On a mission to help those in need

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Maria Corna speaks in soft, articulate tones. Her dark eyes suggest a back story of tremendous strength and courage. Maria Corna, who immigrated to the United States at the age of 8, is a survivor. Her mission is to help others survive – and thrive – on Columbus’ Westside.

Born in 1962, the youngest of four children, Corna thrived in her Bolivian homeland of Santa Cruz. Her potentially idyllic childhood was cut short when her mother unexpectedly died. Her father’s subsequent remarriage and relocation meant that care of the 22-month-old, as well as her older siblings, fell to Corna’s elderly grandmother.

Eventually, Corna’s aunt, Celia, requested special permission to adopt the young girl and take her to America. The prospect of a new home in a new country excited the now eight year old. “I liked my aunt,” explained Corna. “I was excited at the prospect of traveling with her.”

But excitement soon gave way to homesickness as stark reality set in.  “We settled in Los Angeles,” Corna recalled. “Two weeks after arriving, a big earthquake hit and I wanted to go home.  I started school with so much anxiety, so much fear.”

It was, initially, a lonely existence made harder by the complicated adjustment to a different culture. Corna still remembers the pain today. “We lived in an apartment and my aunt was very strict. She didn’t like me playing outside in such a big city so I usually played with dolls and made tea parties.” 

Circumstances weren’t much better at school. “I didn’t know the language so I was sent to ESL (English as a Second Language) classes as well as summer school. I didn’t have any friends, at first, because I didn’t know anybody. The other children made fun of me because I was different.”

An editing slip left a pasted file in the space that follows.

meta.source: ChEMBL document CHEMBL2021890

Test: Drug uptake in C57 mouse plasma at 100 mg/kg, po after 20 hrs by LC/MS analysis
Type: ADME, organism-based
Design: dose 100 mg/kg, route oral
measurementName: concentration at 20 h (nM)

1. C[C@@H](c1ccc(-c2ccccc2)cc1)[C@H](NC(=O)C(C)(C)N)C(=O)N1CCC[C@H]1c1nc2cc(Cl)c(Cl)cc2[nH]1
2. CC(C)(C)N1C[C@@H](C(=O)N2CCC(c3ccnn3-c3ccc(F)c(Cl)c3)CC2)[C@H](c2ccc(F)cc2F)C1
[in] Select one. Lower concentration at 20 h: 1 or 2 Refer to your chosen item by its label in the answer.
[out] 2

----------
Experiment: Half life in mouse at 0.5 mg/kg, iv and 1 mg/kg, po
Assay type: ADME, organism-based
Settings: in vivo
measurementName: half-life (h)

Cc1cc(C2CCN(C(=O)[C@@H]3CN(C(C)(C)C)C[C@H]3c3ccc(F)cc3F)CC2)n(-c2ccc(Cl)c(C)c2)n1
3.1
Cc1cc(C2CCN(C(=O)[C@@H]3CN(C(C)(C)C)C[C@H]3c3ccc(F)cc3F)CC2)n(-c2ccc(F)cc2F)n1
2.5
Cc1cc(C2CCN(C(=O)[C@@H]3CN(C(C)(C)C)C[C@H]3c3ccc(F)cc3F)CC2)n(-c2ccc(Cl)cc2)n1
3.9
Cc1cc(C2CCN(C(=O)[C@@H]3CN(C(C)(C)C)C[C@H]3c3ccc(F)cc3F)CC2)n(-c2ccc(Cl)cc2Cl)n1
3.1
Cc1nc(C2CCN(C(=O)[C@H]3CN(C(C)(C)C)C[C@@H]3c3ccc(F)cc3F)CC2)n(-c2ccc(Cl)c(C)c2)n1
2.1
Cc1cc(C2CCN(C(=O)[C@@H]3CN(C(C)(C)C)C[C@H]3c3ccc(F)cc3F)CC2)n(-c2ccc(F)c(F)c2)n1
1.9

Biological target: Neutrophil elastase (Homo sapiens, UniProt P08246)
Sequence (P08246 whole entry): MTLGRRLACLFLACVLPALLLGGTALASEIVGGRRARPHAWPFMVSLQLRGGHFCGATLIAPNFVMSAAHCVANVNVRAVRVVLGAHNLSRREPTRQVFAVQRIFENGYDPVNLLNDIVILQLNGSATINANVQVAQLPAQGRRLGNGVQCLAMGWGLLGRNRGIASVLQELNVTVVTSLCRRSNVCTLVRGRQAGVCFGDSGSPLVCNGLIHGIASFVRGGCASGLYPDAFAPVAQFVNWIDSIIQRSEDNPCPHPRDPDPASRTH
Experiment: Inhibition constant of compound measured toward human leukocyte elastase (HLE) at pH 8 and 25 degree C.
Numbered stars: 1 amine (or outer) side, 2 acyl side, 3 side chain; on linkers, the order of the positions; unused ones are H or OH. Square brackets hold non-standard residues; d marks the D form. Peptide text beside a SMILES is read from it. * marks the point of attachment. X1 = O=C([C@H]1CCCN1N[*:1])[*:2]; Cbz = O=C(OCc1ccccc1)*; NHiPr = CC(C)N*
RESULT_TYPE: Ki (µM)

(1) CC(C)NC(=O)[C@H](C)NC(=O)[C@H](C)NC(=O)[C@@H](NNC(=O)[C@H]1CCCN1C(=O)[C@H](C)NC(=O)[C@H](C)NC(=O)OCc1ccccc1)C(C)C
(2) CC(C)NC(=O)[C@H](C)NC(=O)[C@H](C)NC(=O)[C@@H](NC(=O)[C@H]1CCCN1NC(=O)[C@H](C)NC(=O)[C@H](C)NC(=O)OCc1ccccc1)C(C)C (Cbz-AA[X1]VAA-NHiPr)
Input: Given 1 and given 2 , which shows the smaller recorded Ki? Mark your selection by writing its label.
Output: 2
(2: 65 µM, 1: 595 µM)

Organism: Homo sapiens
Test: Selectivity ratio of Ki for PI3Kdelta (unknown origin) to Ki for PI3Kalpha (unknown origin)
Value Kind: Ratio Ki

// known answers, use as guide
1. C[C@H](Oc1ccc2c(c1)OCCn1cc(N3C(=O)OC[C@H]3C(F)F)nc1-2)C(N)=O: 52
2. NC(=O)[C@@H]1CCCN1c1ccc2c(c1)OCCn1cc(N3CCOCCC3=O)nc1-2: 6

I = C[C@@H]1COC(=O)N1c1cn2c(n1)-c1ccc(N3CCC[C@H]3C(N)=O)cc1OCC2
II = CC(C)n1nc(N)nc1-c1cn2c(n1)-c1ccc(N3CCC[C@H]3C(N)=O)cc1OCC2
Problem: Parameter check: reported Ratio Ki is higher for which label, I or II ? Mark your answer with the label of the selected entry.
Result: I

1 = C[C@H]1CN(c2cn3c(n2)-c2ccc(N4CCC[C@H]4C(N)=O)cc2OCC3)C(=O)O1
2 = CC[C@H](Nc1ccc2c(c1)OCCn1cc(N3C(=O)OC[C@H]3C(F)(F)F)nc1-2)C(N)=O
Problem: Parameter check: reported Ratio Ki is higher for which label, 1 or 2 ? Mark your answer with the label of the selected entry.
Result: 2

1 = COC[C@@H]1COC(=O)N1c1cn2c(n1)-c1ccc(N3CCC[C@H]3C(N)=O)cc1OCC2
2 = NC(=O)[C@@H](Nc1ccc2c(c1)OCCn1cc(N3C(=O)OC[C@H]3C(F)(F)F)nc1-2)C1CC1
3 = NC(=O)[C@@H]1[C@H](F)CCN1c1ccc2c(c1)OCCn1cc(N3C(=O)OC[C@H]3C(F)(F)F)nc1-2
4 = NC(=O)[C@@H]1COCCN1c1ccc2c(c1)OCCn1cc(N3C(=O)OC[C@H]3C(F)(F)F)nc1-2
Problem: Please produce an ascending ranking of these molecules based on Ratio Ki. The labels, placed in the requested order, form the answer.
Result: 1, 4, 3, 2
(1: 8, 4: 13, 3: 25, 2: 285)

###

Like many children of immigrants, Corna also assumed adult roles. “I had to interpret for my aunt at the bank or grocery store,” she explained. “She had a vision problem so I had to help her write out checks.”

Soon, however, Corna excelled in school and grew to love her new country. She studied hard, amazed by the liberties and opportunities, offered here in the United States. “I am against slavery so I like President Lincoln and all that he stood for,” she said. “I’m impressed by the women of America who’ve done so much to advance women’s rights.”

This deep love of country prompted an adult Corna to pursue dual citizenship and, along with her husband, Peter, raise their two daughters in central Ohio with an appreciation of who they are as United States citizens as well as where their family originally came from.

The girls, now young women, have both visited their South American relatives. Trips to the Ohio Historical Society to study genealogy also uncovered that Corna’s great-grandfather actually fought in this country’s Civil War.

Corna’s life experiences solidified the belief that we as human beings are all connected. She openly admits that she has greater compassion for immigrants, no matter what their culture or background.  This is the reason she works to assist new immigrants adjust to life in the United States.  “I feel like I need to help new immigrants,” she explained. “It just feels right because I understand what it’s like to be an immigrant. I know what it’s like to be in unfamiliar surroundings.”

“On Monday nights, I have helped tutor adults in a program sponsored by Northwest Chapel Grace Brethren near Avery Road. It’s run by pastor Philip Guerena,” she said. 

Corna also promotes understanding through her work at the Westland Area Library. She came to the library in May, 1998 as a youth services assistant and a circulation clerk. The dual role allows her to assist the Westside’s Spanish as well as English speaking population. It’s also enabled Corna to facilitate, “Lee Con Nosotros!” or “Come Read With Us!”  This is a family story time which runs through the school year. Stories are read in both Spanish and English. 

Additionally, Corna has represented the library during National Library Week at Prairie Lincoln Elementary School and has tutored at the school through a grant called, “Ohio Reads.” 

As Columbus and its Westside continues to adjust to a rich mix of diverse cultures, Corna offered these thoughts, “This is my home. The sooner we can merge the cultures the better so that our children can grow up accepting one another.”

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